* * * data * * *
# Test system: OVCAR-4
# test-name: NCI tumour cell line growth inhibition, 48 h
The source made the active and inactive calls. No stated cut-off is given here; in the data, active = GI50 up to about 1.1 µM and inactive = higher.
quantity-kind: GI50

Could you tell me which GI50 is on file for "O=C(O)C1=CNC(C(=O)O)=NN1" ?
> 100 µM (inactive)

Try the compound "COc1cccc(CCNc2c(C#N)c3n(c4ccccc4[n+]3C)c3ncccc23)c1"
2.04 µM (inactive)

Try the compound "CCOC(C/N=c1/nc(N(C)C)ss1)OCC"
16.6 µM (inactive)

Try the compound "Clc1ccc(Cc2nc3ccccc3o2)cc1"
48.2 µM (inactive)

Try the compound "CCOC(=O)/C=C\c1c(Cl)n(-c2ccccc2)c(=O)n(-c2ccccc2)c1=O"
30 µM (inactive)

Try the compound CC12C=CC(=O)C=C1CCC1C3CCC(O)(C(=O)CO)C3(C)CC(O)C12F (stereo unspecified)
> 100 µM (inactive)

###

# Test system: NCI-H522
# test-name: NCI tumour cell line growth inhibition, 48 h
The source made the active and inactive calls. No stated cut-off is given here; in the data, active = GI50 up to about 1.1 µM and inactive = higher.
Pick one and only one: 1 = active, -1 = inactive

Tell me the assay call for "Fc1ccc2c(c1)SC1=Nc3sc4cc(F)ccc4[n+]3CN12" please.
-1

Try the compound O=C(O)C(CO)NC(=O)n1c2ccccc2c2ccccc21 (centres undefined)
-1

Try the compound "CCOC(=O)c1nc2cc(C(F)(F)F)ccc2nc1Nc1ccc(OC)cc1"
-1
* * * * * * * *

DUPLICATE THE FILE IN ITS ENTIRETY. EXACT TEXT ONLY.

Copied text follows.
# Test system: OVCAR-4
# test-name: NCI tumour cell line growth inhibition, 48 h
The source made the active and inactive calls. No stated cut-off is given here; in the data, active = GI50 up to about 1.1 µM and inactive = higher.
quantity-kind: GI50

Could you tell me which GI50 is on file for "O=C(O)C1=CNC(C(=O)O)=NN1" ?
> 100 µM (inactive)

Try the compound "COc1cccc(CCNc2c(C#N)c3n(c4ccccc4[n+]3C)c3ncccc23)c1"
2.04 µM (inactive)

Try the compound "CCOC(C/N=c1/nc(N(C)C)ss1)OCC"
16.6 µM (inactive)

Try the compound "Clc1ccc(Cc2nc3ccccc3o2)cc1"
48.2 µM (inactive)

Try the compound "CCOC(=O)/C=C\c1c(Cl)n(-c2ccccc2)c(=O)n(-c2ccccc2)c1=O"
30 µM (inactive)

Try the compound CC12C=CC(=O)C=C1CCC1C3CCC(O)(C(=O)CO)C3(C)CC(O)C12F (stereo unspecified)
> 100 µM (inactive)

###

# Test system: NCI-H522
# test-name: NCI tumour cell line growth inhibition, 48 h
The source made the active and inactive calls. No stated cut-off is given here; in the data, active = GI50 up to about 1.1 µM and inactive = higher.
Pick one and only one: 1 = active, -1 = inactive

Tell me the assay call for "Fc1ccc2c(c1)SC1=Nc3sc4cc(F)ccc4[n+]3CN12" please.
-1

Try the compound O=C(O)C(CO)NC(=O)n1c2ccccc2c2ccccc21 (centres undefined)
-1

Try the compound "CCOC(=O)c1nc2cc(C(F)(F)F)ccc2nc1Nc1ccc(OC)cc1"
-1